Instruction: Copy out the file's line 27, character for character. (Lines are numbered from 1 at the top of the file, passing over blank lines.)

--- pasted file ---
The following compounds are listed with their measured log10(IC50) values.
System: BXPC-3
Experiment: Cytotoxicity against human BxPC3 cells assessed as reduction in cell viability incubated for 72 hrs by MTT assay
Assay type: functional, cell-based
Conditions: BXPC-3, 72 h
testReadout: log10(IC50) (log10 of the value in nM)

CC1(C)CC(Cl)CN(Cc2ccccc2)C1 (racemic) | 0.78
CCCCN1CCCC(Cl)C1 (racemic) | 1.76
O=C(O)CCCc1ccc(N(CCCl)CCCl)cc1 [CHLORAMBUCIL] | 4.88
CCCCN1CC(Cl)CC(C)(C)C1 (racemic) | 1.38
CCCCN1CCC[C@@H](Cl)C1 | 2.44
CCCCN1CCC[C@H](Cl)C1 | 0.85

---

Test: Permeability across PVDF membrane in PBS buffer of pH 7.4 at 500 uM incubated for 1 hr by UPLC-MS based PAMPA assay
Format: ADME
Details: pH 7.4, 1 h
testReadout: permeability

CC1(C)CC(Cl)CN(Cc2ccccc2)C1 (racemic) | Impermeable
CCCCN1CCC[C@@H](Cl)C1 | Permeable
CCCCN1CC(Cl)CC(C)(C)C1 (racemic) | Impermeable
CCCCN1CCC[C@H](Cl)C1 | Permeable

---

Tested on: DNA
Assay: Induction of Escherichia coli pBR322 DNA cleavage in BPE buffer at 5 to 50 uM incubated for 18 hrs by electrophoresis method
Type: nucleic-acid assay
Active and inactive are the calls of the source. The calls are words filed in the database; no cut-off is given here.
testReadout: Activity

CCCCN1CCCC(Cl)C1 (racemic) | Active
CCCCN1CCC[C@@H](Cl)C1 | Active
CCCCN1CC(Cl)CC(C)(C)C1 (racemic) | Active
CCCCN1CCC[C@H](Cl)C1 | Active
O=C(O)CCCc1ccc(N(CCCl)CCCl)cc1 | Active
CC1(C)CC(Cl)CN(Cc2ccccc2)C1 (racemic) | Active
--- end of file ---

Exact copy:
testReadout: Activity